The Embattled Attorney General
Gonzales still has the president's support, for now
Democrats like Leahy and New York's Charles Schumer had been lambasting Gonzales over the U.S. attorney firings for weeks. What seemed more worrisome for Gonzales and the White House was the eroding support in the GOP. Before the hearing, among Republicans, only New Hampshire's John Sununu had called for Gonzales to go. But now that's changing. "I believe," said Oklahoma Sen. Tom Coburn at the hearing, "that the best way to put this behind us is your resignation." Others wouldn't go that far, but few Republicans had much nice to say. Sen. Lindsey Graham called the attorney general's explanations of the firings "a stretch." Pennsylvania's Arlen Specter, the committee's ranking Republican, said Gonzales's answers "did not stick together."
A stoic Gonzales vowed to press on. He conceded mistakes were made but promised to fix them. "I believe," he said "that I continue to be effective as the attorney general of the United States."
And there's much more to do. Gonzales has said he hopes to move past the acrimony to push through some of his top priorities-stemming the spike in violent crime in some areas of the country, going after violent international gangs, targeting illegal prescription drug sales over the Internet, protecting kids from pedophiles and sexual predators, and beefing up immigration laws to make the borders less porous. "I will conclude with one final, and I believe urgent request," Gonzales told the Judiciary Committee at an oversight hearing in January. "Please give the president's judicial nominees an up-or-down vote."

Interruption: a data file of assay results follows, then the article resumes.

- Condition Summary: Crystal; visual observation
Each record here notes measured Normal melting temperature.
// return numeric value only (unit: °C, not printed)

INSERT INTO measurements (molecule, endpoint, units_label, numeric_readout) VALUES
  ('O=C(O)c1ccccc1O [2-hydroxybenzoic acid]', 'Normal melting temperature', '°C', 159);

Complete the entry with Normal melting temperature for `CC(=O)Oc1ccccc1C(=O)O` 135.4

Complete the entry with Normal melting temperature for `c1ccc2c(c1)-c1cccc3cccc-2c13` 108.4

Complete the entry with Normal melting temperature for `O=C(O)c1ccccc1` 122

But a determination on Gonzales's fate may come first. "As a general rule of thumb, whoever attacks wins; whoever defends loses. And Gonzales is in the defense position," says crisis management consultant Eric Dezenhall, who served in the Reagan White House. "I think the Bush administration is on a downswing, and he's caught in that larger vortex."
Some in the GOP believe that getting rid of Gonzales, and trying to get a new attorney general confirmed with just 20 months left for the Bush administration, would be more trouble than it's worth. But other Republican legislators are grumbling privately that Gonzales has become a net liability for the 2008 campaign. They don't think he has the credibility, the competence, or the communication skills to defend GOP policies on issues ranging from domestic surveillance to Guantánamo Bay, and they want a stronger advocate during campaign season. So, despite Bush's avowed loyalty, Gonzales's fate would seem to hang in the balance as the White House keeps a sharp eye out for more Republican defectors calling for the resignation of this most embattled and isolated attorney general.
With Kenneth T. Walsh